Investors should be cautious when using these metrics because each has its own pros and cons. Knowing which one is most suitable based on the investor’s investment style is crucial to evaluate how safe an investment is. If you are an investor who is looking to either acquire a company or buy stocks and you are unsure which metric suits you, you can always check on all of the given metrics (or seek the assistance of a valuation expert) before you make any absolute decision.

What You Need to Know When Using Valuation Metrics

While valuation metrics are useful, you have to take note that there are limitations to each (the same as when relying on valuation analysis in general).

Valuation metrics are based on historical data (and sometimes on the forecasts of the analysts). This means that the ratios can either be backward looking or are merely based on estimates.
Valuation metrics should not be the only focus when appraising a business or when making an investment decision. These metrics should be used together with other appraisal methods to get a better idea of the real value of a business.
Valuation is just one of the many factors that affect stock prices over time. There are other economic growth factors that should be considered such as earnings surprises, momentum, and sentiment.
There are conventional ways of evaluating a company (if you intend to invest). Always make sure to do your research about the company and look beyond the numbers that are associated with it.
There are investors who find distinctive opportunity in growing a business (they don’t just rely on the metrics). Take note that this aspect is not factored in when using the valuation metrics (except if potential figures are included when calculating each ratio).
Business valuation is not an exact science. There are lots of things that can go wrong. Prudence, caution, and healthy skepticism are needed in selecting the data to input into a valuation model.
Understand Business Valuation and Valuation Metrics with the Help of Credo Team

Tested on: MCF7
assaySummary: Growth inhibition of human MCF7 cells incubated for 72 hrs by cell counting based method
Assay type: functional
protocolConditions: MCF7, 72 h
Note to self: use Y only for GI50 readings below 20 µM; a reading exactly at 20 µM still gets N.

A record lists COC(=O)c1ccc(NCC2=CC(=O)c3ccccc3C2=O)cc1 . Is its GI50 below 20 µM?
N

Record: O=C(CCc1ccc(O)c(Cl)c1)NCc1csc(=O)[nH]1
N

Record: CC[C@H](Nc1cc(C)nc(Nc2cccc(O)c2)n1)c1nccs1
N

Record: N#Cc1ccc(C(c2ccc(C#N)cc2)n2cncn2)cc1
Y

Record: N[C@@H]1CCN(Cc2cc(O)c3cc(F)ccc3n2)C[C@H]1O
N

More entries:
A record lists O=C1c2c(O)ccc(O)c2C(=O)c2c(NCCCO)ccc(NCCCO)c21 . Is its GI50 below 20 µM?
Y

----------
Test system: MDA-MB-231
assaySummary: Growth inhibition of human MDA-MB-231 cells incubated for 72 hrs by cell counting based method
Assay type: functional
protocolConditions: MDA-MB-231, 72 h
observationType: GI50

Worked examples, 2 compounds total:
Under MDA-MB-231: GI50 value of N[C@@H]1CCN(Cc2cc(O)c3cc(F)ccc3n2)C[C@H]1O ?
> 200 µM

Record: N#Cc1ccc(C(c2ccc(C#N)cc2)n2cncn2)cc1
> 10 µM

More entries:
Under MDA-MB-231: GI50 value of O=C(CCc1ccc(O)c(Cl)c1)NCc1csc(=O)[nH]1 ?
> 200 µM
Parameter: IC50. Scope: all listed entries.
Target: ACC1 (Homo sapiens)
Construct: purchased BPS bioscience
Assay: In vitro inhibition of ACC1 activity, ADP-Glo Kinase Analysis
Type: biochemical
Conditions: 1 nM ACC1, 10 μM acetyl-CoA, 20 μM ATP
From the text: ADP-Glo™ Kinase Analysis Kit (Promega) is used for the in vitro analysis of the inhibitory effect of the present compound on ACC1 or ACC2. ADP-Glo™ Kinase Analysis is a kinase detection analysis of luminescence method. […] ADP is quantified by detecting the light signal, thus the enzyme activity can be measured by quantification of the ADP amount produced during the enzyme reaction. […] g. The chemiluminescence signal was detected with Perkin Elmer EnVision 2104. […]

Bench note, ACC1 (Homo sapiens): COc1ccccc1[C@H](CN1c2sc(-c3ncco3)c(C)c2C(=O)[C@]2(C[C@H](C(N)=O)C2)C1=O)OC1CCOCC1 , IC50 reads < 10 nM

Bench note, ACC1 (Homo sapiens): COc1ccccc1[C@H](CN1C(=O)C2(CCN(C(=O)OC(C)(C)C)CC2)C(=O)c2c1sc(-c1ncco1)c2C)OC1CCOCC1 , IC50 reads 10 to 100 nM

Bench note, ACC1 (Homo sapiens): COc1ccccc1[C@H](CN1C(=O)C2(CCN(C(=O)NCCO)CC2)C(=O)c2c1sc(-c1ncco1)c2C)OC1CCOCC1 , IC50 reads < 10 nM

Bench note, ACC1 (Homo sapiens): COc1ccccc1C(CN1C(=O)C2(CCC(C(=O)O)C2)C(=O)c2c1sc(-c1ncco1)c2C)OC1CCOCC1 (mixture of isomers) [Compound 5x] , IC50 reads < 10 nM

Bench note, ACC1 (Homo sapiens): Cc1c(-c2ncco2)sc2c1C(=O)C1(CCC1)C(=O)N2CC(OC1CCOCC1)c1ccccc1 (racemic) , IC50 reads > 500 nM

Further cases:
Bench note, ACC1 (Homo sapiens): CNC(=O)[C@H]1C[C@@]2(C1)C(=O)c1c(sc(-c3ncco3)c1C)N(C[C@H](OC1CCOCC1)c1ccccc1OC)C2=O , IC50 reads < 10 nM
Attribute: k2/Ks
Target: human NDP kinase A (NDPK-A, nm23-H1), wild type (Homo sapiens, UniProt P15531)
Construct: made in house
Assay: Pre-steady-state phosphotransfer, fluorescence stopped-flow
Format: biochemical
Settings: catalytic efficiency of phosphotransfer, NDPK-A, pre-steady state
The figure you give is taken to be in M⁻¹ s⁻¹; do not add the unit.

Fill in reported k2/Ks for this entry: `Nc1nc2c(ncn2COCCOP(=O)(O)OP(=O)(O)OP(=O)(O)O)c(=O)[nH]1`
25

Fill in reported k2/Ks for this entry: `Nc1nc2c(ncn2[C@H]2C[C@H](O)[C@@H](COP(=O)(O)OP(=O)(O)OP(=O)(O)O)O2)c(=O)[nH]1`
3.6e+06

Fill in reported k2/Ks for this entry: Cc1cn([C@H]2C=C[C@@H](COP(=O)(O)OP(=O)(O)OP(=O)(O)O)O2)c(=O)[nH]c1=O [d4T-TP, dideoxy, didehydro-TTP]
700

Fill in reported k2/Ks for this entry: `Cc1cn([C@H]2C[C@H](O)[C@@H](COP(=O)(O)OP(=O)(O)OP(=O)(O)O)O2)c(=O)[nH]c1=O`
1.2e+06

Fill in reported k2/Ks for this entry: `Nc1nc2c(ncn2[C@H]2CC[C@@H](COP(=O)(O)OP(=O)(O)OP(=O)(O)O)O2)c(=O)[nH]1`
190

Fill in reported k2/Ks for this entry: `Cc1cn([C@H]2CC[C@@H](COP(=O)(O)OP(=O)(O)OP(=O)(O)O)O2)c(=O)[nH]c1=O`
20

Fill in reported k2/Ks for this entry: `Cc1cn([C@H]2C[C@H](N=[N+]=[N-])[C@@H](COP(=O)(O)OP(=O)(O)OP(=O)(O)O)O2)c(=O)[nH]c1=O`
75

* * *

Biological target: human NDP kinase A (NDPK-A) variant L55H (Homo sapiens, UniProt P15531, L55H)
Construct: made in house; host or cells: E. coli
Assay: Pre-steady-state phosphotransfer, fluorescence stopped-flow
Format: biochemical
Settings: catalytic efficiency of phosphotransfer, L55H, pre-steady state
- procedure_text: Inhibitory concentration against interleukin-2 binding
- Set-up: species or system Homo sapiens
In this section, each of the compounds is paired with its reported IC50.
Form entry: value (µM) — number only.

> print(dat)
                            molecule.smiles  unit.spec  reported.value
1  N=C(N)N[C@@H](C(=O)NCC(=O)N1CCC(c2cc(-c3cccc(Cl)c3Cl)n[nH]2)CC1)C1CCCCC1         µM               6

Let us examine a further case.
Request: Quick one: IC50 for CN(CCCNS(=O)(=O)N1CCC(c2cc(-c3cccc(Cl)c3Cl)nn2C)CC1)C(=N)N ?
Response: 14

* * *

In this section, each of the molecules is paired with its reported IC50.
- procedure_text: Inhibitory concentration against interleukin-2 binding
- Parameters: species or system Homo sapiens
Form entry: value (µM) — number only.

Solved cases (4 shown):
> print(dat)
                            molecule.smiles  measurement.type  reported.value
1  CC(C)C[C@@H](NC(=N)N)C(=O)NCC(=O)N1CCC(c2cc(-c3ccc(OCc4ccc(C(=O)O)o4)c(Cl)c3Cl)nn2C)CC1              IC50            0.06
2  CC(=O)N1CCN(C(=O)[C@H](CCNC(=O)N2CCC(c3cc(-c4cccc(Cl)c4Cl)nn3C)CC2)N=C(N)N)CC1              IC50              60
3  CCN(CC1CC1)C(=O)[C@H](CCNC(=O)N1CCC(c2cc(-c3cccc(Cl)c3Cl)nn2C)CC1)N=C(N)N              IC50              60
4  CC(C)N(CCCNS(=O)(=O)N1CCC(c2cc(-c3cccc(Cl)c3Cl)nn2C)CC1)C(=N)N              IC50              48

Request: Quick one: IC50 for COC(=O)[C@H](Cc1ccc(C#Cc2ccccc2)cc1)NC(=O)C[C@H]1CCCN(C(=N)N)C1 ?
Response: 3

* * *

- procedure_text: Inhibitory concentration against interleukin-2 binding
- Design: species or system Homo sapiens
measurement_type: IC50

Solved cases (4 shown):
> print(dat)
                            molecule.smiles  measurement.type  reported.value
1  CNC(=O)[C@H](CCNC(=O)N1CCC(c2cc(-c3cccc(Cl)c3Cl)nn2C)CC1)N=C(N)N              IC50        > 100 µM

Business valuations can be complicated that’s why you need the help of an expert like Credo Team who can guide you in the process. No matter your industry, our team can assist you in assessing the suitable standard and method for evaluating the business in question. We go across industries, look for comparable enterprises around the country and utilize stock or purchase price factors in order to arrive at a fair market value.

Total Views: 26Word Count: 1773See All articles From Author

Add Comment

Investing / Finance Articles

1. Features To Look For In A Flexible Payment Gateway Api
Author: Sahil Verma

2. Sub-brokers: Who Are They?
Author: Vinay Pale

3. Know Everything About Promoter’s Holdings
Author: Siddharth Patil

4. 10 Best Practices For Secure Online Payment Processing
Author: Sahil Verma

5. Tax Benefit On Top Up Loan
Author: Pooja Jain

6. Merchant Accounts Vs. Payment Gateways Explained In Simple
Author: Sahil Verma

7. Find The Best Mortgage Broker In Melbourne For A Home Loan
Author: Jayvir Singh

8. Must Read 5 Best Books For Technical Analysis!
Author: FinGrad

9. Home Loan Prepayment
Author: Pooja Jain

10. What Does A Payment Gateway Do With Your Data?
Author: Sahil Verma

11. Switching Your Payment Gateway
Author: Sahil Verma

12. Market Bulls Argue That 2022 Will End On A High Note
Author: Vinay Pale

13. 4 Solid Tips To Help Choose The Best Online Payment Gateway
Author: Sahil Verma

14. Top 10 Stock Brokers In India
Author: onlinezerobrokerage

15. Employee Compensation Plan: The Key To Attracting And Retaining Great Talents
Author: Mary Rose Somera

Login To Account
Login Email:
Password:
Forgot Password?
New User?
Sign Up Newsletter
Email Address: